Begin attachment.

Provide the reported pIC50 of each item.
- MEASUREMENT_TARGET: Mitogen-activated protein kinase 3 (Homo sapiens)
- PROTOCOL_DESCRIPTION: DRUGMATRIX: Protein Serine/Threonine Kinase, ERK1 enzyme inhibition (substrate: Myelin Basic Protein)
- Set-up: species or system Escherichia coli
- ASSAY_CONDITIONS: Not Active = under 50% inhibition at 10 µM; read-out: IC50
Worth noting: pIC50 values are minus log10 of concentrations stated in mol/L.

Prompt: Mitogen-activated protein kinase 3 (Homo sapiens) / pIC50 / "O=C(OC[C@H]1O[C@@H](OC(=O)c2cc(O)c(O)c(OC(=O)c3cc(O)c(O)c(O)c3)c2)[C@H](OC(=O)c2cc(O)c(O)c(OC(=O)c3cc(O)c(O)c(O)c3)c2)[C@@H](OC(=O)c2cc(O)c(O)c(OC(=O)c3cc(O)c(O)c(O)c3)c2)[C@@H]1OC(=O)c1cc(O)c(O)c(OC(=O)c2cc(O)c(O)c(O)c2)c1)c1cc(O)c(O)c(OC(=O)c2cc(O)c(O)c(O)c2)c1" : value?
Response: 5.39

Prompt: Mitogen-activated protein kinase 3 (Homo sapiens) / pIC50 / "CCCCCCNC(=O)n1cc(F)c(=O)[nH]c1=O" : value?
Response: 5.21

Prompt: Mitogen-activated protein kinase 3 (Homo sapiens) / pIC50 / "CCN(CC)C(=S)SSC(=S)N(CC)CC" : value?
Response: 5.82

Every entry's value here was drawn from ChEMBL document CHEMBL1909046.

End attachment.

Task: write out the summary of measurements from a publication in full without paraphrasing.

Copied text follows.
Provide the reported pIC50 of each item.
- MEASUREMENT_TARGET: Mitogen-activated protein kinase 3 (Homo sapiens)
- PROTOCOL_DESCRIPTION: DRUGMATRIX: Protein Serine/Threonine Kinase, ERK1 enzyme inhibition (substrate: Myelin Basic Protein)
- Set-up: species or system Escherichia coli
- ASSAY_CONDITIONS: Not Active = under 50% inhibition at 10 µM; read-out: IC50
Worth noting: pIC50 values are minus log10 of concentrations stated in mol/L.

Prompt: Mitogen-activated protein kinase 3 (Homo sapiens) / pIC50 / "O=C(OC[C@H]1O[C@@H](OC(=O)c2cc(O)c(O)c(OC(=O)c3cc(O)c(O)c(O)c3)c2)[C@H](OC(=O)c2cc(O)c(O)c(OC(=O)c3cc(O)c(O)c(O)c3)c2)[C@@H](OC(=O)c2cc(O)c(O)c(OC(=O)c3cc(O)c(O)c(O)c3)c2)[C@@H]1OC(=O)c1cc(O)c(O)c(OC(=O)c2cc(O)c(O)c(O)c2)c1)c1cc(O)c(O)c(OC(=O)c2cc(O)c(O)c(O)c2)c1" : value?
Response: 5.39

Prompt: Mitogen-activated protein kinase 3 (Homo sapiens) / pIC50 / "CCCCCCNC(=O)n1cc(F)c(=O)[nH]c1=O" : value?
Response: 5.21

Prompt: Mitogen-activated protein kinase 3 (Homo sapiens) / pIC50 / "CCN(CC)C(=S)SSC(=S)N(CC)CC" : value?
Response: 5.82

Every entry's value here was drawn from ChEMBL document CHEMBL1909046.